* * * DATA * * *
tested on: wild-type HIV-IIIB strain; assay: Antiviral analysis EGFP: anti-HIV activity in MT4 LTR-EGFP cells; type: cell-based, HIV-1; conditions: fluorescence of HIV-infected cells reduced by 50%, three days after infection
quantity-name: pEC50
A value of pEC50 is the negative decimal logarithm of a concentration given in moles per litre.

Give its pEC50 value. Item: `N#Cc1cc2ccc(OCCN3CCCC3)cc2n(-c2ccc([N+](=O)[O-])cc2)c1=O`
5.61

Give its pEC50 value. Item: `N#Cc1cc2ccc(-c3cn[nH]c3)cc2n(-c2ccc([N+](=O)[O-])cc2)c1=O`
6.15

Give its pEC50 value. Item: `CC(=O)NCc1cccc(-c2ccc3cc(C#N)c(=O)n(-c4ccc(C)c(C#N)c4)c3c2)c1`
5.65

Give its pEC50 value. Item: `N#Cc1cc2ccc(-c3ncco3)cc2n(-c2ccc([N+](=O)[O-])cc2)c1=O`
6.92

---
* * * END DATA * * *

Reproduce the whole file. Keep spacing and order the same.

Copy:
tested on: wild-type HIV-IIIB strain; assay: Antiviral analysis EGFP: anti-HIV activity in MT4 LTR-EGFP cells; type: cell-based, HIV-1; conditions: fluorescence of HIV-infected cells reduced by 50%, three days after infection
quantity-name: pEC50
A value of pEC50 is the negative decimal logarithm of a concentration given in moles per litre.

Give its pEC50 value. Item: `N#Cc1cc2ccc(OCCN3CCCC3)cc2n(-c2ccc([N+](=O)[O-])cc2)c1=O`
5.61

Give its pEC50 value. Item: `N#Cc1cc2ccc(-c3cn[nH]c3)cc2n(-c2ccc([N+](=O)[O-])cc2)c1=O`
6.15

Give its pEC50 value. Item: `CC(=O)NCc1cccc(-c2ccc3cc(C#N)c(=O)n(-c4ccc(C)c(C#N)c4)c3c2)c1`
5.65

Give its pEC50 value. Item: `N#Cc1cc2ccc(-c3ncco3)cc2n(-c2ccc([N+](=O)[O-])cc2)c1=O`
6.92

---